Moderate impacts of plant invasion and management regimes in coastal hind dune seed banks

T.J Mason, K.O. French, K.G. Russell

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    56 Citations (Scopus)


    Plant invaders may directly or indirectly affect ecosystem resilience through their impact on soil seed banks. The invaders, and the application of control measures, change seed bank dynamics by altering the number of seeds entering and leaving the seed bank. We tested the impact of bitou bush (Chrysanthemoides monilifera ssp. rotundata), on the seed bank. We examined seed banks in heavily-invaded, sparsely-invaded and managed dunes, where bitou bush biomass had been controlled. While management of bitou bush may have reduced the density of bitou bush seeds in the soil, it did not reduce the richness of other weed species. Native tree species richness was significantly higher in seed banks of sparsely-invaded than either heavily-invaded or managed sites, perhaps indicating a permanent shift in community structure following invasion. However, remaining indices of native seed bank diversity were similar across all invasion categories, indicating that seed banks of many native species were unaffected by both invasion and management. While examination of seed banks is informative in assessing past and potential community dynamics, low similarity between the standing vegetation and seed bank at all sites indicated that many hind dune species had other storage or regeneration modes and seed banks cannot be relied upon for comprehensive dune restoration.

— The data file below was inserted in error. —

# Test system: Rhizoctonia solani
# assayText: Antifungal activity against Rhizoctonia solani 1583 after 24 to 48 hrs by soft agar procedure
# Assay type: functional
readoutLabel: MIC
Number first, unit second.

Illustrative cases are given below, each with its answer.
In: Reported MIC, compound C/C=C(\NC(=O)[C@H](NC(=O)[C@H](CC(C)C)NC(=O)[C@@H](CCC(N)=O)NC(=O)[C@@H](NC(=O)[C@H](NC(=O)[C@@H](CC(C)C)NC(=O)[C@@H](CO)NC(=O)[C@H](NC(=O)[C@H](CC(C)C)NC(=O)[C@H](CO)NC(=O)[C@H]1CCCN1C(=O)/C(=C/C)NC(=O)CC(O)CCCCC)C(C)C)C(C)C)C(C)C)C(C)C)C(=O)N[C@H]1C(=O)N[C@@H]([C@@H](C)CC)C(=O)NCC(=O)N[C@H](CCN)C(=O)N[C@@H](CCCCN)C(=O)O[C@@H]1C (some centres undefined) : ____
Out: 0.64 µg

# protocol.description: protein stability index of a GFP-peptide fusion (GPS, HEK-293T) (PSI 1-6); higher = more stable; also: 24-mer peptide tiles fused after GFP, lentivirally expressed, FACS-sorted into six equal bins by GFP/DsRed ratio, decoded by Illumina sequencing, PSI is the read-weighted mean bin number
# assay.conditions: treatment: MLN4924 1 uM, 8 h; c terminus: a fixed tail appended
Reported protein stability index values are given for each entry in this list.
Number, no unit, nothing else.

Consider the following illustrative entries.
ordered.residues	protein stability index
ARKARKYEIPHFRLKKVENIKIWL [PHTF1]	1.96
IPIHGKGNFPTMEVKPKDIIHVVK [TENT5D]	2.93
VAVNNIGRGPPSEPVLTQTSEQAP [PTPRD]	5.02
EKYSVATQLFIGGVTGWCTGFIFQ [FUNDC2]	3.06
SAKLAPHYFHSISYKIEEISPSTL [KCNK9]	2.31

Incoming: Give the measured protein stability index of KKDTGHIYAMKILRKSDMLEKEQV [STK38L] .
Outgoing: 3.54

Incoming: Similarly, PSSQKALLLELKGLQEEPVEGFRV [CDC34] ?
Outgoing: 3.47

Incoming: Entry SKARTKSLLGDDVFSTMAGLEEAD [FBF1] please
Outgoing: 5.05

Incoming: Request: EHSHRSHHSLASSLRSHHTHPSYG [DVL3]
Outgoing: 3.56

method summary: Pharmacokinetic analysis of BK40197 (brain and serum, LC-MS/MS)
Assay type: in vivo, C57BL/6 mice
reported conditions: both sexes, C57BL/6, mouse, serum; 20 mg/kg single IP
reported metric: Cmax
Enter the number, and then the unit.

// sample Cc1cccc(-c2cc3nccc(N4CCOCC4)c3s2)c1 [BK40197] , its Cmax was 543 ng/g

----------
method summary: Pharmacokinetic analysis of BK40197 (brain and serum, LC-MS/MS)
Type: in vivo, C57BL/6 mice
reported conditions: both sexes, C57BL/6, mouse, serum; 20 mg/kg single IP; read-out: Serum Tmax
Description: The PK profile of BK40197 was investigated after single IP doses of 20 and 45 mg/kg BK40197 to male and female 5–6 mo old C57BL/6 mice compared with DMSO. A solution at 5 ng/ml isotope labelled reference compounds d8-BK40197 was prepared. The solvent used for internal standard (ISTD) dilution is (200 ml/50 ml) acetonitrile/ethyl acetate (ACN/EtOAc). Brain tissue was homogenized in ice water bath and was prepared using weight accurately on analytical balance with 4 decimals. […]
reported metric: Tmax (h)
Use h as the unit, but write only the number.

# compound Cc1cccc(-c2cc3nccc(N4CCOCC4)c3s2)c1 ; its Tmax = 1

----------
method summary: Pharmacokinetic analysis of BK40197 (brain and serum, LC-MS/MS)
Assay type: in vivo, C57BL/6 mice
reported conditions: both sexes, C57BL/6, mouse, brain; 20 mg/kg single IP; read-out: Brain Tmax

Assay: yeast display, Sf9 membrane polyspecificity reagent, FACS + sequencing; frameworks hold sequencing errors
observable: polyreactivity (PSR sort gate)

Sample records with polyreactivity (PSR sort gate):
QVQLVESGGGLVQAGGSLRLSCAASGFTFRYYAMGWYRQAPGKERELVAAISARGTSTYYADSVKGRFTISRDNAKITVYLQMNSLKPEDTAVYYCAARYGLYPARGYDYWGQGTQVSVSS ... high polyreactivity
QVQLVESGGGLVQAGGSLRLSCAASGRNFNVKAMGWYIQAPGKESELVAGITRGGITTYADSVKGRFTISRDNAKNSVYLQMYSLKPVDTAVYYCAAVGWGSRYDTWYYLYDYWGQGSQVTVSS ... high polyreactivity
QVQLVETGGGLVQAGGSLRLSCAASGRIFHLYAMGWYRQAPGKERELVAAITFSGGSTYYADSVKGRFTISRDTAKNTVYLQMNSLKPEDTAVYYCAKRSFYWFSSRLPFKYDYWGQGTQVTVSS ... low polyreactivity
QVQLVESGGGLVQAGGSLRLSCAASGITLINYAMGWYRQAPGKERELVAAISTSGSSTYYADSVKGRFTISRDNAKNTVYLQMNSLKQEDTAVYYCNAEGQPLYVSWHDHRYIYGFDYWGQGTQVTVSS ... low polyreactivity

Original languageEnglish
    Pages (from-to)428-439
    Number of pages12
    JournalBiological Conservation
    Issue number3
    Publication statusPublished - Jan 2007


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